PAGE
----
This would be how I would want Arcam to set a new trend, by bringing together latest technologies rather than doing what everyone else does and just throw in half-arsed support for everything that's out there. Dolby Digital True HD for example can be tweaked to support 13.1 channels if the transmission medium will support the bandwidth!! I wonder if it would be as simple as dropping the HD video stream and just bunging in a load of extra audio channels in the leftover space

This would of course need record labels to embrace HD discs for multi-channel audio (although by not being a seperate disc technology market infiltration should be easier by simply piggy backing HD-DVD or BluRay). But if HD audio can be used in a way to match/beat SACD and DVD-A performance then there's no point clutching onto the older technology. This is a solution for years to come rather than the next product cycle, but I think it's where high resolution, multi-channel audio would be better steered. Would be nice if the industry just gave in and supported HD-DVD and BluRay with cheaper licensing for both but it ain't gonna happen!!!! But the thing I dread the most is looking at a kit rack with CD/SACD deck, DVD/DVD-A deck, Blu-Ray deck and HD-DVD deck! 6 different types of disc technology and mass confusion for everyone else in my house! Ok so it would look kinda cool to have all that gear but you get my point.
 

Ian_S

Distinguished Member
Liam, I see what you're saying and maybe this is part of the reason people are confused or are not aware. People generally associate DVD with video inspite of the V not standing for video... Even if the new HD versions of DD and DTS render DVD-Audio obselete, I can't see the new players removing the need for a separate CD player (without all that video jiggery pokery circuitry stuff) to get the best out of normal CD's.

As much as I dislike Sony at the moment (and I've bought a lot of their stuff) for their recent digital copy protection antics, at least they've made a decent fist of making SACD hybrid discs that only have one side, look like CD's and even play in a CD player. Add to that the lack of video in SACD and it's attractions grow as a music medium to compliment CD...

I don't want six boxes either, I'm happy with the prospect of two, a CD player (perhaps with SACD as well), and a DVD player. The latter needs to play SD DVD's (video and audio) and *ALL* HD formats before I'll part with any money on new formats.

For video to be honest I don't really see what difference the new DD and DTS formats will make, movie sound is pretty good already, and I can't see the addition of two disc formats each with two sound encoding options, and 3 speaker number combinations helping record companies suddenly decide to release high quality audio on any of them in 2, 5.1, 6.1 or 7.1 channels.

No end in sight I fear...

Ian.
 

NonPayingMember

Previously Liam @ Prog AV
I didn't mean to suggest a universal player for all sources, while it does do some well enough for enthusiasts a seperate CD deck is of course a must. It's an interesting debate though, and I just hope the manufacturers are discussing much the same as we are. I would like to see SACD and DVD-A better implemented but if multi-channel, high resolution audio is going to get serious in the long term future, I think launching on the backbone of HD is quite a good idea. The new formats are gonna have to penetrate the market anyway, this would give it a second selling point almost.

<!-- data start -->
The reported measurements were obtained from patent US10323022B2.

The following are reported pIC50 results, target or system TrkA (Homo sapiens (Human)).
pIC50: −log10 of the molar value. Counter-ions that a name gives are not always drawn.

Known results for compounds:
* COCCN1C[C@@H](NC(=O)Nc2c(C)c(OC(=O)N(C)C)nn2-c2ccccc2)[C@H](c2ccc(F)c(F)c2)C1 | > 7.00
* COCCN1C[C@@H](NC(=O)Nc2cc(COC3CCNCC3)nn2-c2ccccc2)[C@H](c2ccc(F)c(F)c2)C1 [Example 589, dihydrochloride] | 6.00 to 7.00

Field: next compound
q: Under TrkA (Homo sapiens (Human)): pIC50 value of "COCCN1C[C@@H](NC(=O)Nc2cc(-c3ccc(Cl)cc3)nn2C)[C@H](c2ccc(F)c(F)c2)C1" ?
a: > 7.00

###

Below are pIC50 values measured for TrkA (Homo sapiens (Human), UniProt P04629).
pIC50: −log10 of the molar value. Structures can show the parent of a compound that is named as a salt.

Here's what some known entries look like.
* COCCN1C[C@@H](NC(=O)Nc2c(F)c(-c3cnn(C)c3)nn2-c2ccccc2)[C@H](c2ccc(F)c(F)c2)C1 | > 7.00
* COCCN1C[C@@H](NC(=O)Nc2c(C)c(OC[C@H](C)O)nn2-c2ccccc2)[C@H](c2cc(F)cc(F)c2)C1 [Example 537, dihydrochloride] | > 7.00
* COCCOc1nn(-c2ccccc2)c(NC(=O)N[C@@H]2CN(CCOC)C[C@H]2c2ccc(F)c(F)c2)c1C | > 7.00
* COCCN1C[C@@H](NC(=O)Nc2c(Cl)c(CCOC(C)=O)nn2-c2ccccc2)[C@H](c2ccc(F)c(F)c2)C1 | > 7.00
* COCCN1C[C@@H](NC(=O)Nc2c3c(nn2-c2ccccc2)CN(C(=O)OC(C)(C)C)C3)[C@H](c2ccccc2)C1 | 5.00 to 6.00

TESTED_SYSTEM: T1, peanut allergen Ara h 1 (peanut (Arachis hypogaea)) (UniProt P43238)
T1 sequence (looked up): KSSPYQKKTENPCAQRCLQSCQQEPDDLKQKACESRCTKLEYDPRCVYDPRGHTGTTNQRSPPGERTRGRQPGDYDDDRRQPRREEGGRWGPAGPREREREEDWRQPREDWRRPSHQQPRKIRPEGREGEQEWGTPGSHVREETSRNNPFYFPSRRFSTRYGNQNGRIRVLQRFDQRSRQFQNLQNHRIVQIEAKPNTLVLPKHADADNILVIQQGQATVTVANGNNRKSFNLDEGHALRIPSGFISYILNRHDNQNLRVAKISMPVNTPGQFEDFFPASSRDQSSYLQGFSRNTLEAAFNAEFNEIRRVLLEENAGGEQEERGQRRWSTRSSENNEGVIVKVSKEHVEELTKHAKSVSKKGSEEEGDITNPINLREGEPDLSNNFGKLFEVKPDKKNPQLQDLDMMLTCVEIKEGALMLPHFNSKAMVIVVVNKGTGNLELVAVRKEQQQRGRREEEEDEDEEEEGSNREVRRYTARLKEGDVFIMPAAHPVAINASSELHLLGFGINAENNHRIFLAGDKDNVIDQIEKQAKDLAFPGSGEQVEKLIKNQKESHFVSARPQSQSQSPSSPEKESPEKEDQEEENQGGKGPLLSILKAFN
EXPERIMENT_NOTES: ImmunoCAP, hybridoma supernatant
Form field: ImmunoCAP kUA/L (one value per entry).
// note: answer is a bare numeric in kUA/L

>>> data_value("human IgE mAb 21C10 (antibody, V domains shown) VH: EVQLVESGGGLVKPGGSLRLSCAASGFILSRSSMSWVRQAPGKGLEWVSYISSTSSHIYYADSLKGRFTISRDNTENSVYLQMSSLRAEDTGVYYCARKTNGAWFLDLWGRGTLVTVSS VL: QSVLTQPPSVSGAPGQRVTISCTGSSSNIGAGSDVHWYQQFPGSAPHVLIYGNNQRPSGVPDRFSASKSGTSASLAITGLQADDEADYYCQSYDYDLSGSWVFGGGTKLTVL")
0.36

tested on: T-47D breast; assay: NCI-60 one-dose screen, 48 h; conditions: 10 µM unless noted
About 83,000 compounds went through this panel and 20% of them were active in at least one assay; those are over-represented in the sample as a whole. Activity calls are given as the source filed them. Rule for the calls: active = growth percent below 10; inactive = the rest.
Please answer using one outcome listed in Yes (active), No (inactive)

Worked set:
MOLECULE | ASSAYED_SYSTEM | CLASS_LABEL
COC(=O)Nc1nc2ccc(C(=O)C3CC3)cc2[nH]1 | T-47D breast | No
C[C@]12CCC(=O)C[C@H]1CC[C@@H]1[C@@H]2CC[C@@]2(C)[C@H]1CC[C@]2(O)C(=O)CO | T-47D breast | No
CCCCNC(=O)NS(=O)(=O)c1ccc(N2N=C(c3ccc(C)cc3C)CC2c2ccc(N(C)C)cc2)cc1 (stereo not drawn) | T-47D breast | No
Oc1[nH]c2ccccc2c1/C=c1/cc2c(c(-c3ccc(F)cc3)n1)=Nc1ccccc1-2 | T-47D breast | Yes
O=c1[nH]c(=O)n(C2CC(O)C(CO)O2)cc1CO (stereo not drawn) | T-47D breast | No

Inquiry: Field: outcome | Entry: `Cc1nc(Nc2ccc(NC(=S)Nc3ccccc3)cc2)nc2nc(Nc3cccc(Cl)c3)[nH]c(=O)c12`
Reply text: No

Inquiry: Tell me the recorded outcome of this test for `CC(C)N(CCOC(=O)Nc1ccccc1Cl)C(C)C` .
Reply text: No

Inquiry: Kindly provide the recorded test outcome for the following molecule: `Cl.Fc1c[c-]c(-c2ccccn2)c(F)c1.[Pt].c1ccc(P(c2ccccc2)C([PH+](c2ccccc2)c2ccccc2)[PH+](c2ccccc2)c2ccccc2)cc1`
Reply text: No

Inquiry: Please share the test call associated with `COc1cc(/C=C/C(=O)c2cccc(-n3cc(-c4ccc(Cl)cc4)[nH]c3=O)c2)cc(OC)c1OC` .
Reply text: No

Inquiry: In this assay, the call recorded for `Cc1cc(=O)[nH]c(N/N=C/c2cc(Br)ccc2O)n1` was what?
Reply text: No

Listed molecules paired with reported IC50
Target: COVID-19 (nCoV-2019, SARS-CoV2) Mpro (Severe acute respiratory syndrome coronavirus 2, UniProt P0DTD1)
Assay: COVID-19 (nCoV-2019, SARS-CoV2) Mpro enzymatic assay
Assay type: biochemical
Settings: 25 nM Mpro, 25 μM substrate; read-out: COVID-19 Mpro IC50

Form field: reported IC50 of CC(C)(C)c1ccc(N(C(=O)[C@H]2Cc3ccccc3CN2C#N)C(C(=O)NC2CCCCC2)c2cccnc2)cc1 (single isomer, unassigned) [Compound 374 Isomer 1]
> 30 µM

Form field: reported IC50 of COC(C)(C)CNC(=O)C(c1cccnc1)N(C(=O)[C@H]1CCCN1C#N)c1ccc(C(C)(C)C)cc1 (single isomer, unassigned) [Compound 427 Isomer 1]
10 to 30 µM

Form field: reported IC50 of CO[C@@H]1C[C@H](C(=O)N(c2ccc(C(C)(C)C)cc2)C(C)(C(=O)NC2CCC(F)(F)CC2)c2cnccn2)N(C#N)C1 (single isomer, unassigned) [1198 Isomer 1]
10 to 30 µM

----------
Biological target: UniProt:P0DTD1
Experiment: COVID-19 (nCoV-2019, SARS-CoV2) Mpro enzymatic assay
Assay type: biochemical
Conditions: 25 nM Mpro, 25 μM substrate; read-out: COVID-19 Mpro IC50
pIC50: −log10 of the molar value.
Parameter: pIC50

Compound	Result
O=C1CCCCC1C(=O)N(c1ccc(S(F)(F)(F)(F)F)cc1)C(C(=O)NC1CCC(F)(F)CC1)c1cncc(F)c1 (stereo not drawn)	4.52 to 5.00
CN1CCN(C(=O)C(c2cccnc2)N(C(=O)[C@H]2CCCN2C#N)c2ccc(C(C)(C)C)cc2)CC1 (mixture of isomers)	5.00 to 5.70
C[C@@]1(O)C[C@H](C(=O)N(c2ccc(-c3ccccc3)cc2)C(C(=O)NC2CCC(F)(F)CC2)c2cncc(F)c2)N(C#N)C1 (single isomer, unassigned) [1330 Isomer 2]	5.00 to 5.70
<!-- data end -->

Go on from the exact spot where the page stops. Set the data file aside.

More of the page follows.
However I think we're too attached to technologies we already have, buying habits will mean CD will stick around a lot longer than could be considered natural. The general trend being you should have a dedicated audio deck, and then a video disc player. If high res audio is going to happen in the long term future then it should be replacing your CD deck entirely (excepting for playback of existing media of course).

I think the new DTS and DD formats are worthwhile. Backwards compatible with what will then be legacy equipment (!) means there is no need for people with no interest to go out upgrading. But it gives those labels that are interested, a chance to send higher detailed audio than before, potentially converging multi-channel audio and HD video. For movies reference setups will gain extra detail, legacy setups will not lose anything. An almost everybody wins situation. And as for music, I'm thinking you go into a record store and buy an album on Blu-Ray - you get all tracks in high resolution 2ch, or multi-channel if mastered as such, and potentially labels could include full music videos or live performances, even in HD! There's so much storage on these things it's all very possible.

A pipedream I know. Unfortunately all I can do is sit back and watch the industry make a right pigs ear of it. Again. Even if the manufacturers support excellent audio capabilities on their HD disc players, it still takes the record labels to fork out to use it. And of course for some there will be the fear that they could be selling two boxes but are now only selling one. And Catch 22 being that there needs to be media in the first place for Joe Public to want to go out and buy the thing :(
 

Ian_S

Distinguished Member
chl said:
Maybe this article is interesting.......

http://sound.westhost.com/cd-sacd-dvda.htm

I don't know about interesting, scary more like!! :eek:

Unfortunately it goes way beyond my understanding, so I don't know if its bending the figures the way it wants to or not. If it is true then it's quite stunning. I'd love to know whether the people at Arcam who would know what they're on about think of the article...

As for HD DD and DTS, I don't know. Will we really notice a substantial difference between what we have now and these new formats?? We'll definitely see the difference in picture between SD and HD, but on most kit I'm sceptical that there will be anything like such an improvement for movie sound... we'll see eventually I guess!

Ian.